Maidenhead, of all places, bustles with activity on this mild and temperate, albeit overcast (no surprise there), English spring Saturday.
Sipping on a flat white I find myself scanning passers-by, fascinated by people’s mannerisms, movements and the way in which they interact.
Locating someone with a smile amongst the clusters is as unlikely as catching a glimpse of a tiger in the Indian mangroves, more rare than an alcoholic passing on a free drink.
A busker, immersed in his own world, strums his guitar with consummate ease while a middle-aged man, devouring a Greggs pastry like he hasn’t eaten in weeks, pushes a stroller presumably containing his child down the high street. I emphasise presumably because a bulk-size package of Andrex toilet paper is sat on the infant’s lap, impeding both of our views.
Reading, writing and people watching go together like a Tour de France rider and doping. The trifecta has become a staple of my existence, a pillar of comfort and inspiration.
People watching, however, can be perceived by others as a creepy, even off-putting, activity. It must be conducted with decorum and style, ensuring you don’t stare or lock onto any one subject. There is, oddly enough, an art to seamless and non-invasive people watching. You can always revert your attention back to an intriguing gathering, an uncomfortable moment shared by a couple or a nearby conversation you can’t help but listen in on.
Just be aware: don’t dare stare.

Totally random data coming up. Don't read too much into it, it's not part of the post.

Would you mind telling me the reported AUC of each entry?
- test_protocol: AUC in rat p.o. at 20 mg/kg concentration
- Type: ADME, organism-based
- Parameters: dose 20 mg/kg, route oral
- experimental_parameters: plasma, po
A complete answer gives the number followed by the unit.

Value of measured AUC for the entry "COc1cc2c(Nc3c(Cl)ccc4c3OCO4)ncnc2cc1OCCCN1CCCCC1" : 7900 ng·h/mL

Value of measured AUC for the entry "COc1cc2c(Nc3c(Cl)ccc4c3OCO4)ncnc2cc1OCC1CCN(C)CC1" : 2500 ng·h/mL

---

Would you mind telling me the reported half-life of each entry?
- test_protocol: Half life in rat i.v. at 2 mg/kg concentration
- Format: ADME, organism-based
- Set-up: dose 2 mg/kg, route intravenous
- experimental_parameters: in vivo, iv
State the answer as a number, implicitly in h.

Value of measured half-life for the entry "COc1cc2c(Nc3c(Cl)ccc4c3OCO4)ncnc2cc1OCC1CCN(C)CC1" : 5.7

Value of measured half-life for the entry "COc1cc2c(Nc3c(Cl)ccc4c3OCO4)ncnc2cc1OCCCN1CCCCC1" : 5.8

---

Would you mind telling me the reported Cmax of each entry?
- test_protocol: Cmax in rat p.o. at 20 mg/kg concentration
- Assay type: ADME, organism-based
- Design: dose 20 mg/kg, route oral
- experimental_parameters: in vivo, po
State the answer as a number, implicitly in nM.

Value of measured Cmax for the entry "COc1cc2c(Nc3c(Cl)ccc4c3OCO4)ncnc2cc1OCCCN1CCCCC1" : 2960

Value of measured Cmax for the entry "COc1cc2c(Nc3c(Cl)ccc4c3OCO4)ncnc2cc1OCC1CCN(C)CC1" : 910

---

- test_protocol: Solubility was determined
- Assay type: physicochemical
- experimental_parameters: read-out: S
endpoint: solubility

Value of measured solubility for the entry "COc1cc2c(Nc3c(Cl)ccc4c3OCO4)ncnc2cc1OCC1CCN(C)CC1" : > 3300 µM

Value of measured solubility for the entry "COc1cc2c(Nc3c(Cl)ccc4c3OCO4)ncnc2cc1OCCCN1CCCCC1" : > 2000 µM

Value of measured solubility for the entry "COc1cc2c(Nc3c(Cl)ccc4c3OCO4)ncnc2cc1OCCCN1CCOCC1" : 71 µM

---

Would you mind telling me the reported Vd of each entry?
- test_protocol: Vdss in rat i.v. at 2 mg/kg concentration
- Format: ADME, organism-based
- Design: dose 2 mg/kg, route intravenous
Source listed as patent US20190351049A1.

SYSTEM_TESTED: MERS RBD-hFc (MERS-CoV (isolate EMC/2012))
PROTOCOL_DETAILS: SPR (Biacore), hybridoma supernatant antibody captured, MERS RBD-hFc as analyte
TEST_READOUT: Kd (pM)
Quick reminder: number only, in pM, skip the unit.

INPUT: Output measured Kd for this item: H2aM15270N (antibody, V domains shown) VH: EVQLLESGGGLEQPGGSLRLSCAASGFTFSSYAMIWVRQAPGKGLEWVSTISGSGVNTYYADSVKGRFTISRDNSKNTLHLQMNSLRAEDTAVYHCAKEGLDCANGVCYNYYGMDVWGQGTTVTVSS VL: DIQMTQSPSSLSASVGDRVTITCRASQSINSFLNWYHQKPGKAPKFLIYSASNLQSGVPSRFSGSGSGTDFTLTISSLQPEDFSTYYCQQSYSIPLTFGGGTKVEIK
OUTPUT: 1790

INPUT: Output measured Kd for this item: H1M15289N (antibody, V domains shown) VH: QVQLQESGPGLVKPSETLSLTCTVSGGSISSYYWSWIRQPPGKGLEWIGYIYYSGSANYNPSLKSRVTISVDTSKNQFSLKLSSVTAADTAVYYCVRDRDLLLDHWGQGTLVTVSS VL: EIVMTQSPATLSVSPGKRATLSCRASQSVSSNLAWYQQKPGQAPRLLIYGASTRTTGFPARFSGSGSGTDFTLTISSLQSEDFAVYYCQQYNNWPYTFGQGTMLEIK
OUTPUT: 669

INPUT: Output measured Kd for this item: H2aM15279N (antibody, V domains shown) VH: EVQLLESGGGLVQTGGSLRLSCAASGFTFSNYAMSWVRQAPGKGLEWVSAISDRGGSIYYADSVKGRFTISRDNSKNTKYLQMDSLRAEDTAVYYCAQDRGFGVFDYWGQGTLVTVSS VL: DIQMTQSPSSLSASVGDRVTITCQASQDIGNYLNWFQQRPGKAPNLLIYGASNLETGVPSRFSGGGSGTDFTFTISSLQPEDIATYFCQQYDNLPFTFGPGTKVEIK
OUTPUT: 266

I, a self-proclaimed seasoned and well-versed people watcher (not in a creepy way), have just been caught staring too long, and have myself, been people watched.
Locking eyes with a distinguished elderly man with radical, and surprisingly stylish spectacles, I have just experienced first-hand the awkwardness of poorly executed, and, admittedly, creepy people watching. Although fleeting in real-time, the moment seemed to go on forever. Our eyes were entangled, and entrenched in a showdown resembling a shootout in the Wild, Wild West. Finally, I attempted to look away in a casual, discrete way. But I have a feeling it was anything but.
The people watcher has well and truly himself been people watched.
In one form or another I believe, as the curious beings humans are, everyone people watches, whether they know it or not. So here are five different types of people watchers:
The constant scanner: A people watcher with constantly moving eyes, never locking in on a subject for too long (obviously an accomplished veteran in the field).
The in-denial people watcher: Those who are disassociated completely from it, denying they ever engage in the age-old pastime.
The creepy people watcher: And you know who you are. Those who lock their gaze on unknowing subjects and stare almost always alienate and repel every person in their crosshairs. Often creepy watchers try to disguise their affliction by wearing sunglasses.
The anxious, nervy people watcher: Those who, when caught people watching, immediately look down or pretend to be doing something else.
The attention-seeking people watcher: This type of people watcher feeds on eye contact, hoping to get a response that will eventually lead to a conversation.